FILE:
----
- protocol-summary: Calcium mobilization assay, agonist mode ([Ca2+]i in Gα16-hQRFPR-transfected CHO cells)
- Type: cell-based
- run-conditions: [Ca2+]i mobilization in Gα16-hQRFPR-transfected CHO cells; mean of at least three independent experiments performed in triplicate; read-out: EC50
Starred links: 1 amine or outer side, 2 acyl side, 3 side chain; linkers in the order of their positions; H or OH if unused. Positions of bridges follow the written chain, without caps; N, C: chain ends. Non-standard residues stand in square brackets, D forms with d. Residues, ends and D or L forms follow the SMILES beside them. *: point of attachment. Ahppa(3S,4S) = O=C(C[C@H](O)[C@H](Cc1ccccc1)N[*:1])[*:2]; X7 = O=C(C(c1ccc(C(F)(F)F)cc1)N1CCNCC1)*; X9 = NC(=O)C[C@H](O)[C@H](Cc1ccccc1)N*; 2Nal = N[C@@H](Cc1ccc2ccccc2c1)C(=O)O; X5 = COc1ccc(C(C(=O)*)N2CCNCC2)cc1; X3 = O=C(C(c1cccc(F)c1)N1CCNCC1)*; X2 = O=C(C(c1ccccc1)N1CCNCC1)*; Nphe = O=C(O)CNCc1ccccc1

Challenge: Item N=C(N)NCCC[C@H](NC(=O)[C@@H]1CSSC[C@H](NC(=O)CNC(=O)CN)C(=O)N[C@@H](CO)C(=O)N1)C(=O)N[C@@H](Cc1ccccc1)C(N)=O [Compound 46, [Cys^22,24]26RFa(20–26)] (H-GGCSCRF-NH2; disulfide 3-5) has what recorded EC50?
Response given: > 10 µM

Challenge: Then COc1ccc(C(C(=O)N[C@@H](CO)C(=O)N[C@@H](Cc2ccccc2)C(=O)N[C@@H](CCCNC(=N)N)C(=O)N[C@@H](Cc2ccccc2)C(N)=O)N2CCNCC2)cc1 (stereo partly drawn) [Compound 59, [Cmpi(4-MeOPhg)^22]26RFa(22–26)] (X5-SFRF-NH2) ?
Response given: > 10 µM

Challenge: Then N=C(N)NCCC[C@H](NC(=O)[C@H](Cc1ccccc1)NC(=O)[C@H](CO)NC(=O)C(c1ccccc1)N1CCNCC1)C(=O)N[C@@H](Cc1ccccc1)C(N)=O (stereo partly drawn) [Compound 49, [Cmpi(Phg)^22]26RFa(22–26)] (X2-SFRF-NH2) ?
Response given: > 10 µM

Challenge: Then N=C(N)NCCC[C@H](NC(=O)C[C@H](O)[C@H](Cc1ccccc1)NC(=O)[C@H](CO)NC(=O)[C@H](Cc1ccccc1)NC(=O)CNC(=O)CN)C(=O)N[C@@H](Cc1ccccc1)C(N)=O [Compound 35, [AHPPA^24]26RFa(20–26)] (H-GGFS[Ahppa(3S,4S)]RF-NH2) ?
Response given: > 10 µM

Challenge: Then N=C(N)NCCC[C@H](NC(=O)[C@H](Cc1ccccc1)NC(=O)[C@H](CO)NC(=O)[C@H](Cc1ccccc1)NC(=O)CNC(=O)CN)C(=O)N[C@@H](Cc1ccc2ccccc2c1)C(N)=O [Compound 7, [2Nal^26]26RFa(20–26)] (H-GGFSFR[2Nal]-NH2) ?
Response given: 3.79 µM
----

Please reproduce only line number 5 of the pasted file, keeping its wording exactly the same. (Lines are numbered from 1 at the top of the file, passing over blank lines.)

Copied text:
Challenge: Item N=C(N)NCCC[C@H](NC(=O)[C@@H]1CSSC[C@H](NC(=O)CNC(=O)CN)C(=O)N[C@@H](CO)C(=O)N1)C(=O)N[C@@H](Cc1ccccc1)C(N)=O [Compound 46, [Cys^22,24]26RFa(20–26)] (H-GGCSCRF-NH2; disulfide 3-5) has what recorded EC50?